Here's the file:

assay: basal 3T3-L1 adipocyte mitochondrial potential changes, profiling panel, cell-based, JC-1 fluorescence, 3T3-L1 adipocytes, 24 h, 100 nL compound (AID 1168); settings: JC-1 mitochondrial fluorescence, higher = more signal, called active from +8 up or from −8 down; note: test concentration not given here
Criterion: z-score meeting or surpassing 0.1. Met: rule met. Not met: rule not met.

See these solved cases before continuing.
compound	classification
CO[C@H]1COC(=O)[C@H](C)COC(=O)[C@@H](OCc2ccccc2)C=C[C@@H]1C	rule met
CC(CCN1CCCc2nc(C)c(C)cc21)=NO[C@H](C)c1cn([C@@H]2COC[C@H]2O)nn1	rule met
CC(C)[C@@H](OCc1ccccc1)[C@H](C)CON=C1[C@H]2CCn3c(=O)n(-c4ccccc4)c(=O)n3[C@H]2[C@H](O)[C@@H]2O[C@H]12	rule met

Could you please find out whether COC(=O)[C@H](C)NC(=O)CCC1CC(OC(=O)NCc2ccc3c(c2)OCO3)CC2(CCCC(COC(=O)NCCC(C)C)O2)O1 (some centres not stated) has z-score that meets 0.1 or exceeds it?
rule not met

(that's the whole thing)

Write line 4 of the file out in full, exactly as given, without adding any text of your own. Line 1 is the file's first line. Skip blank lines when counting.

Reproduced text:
compound	classification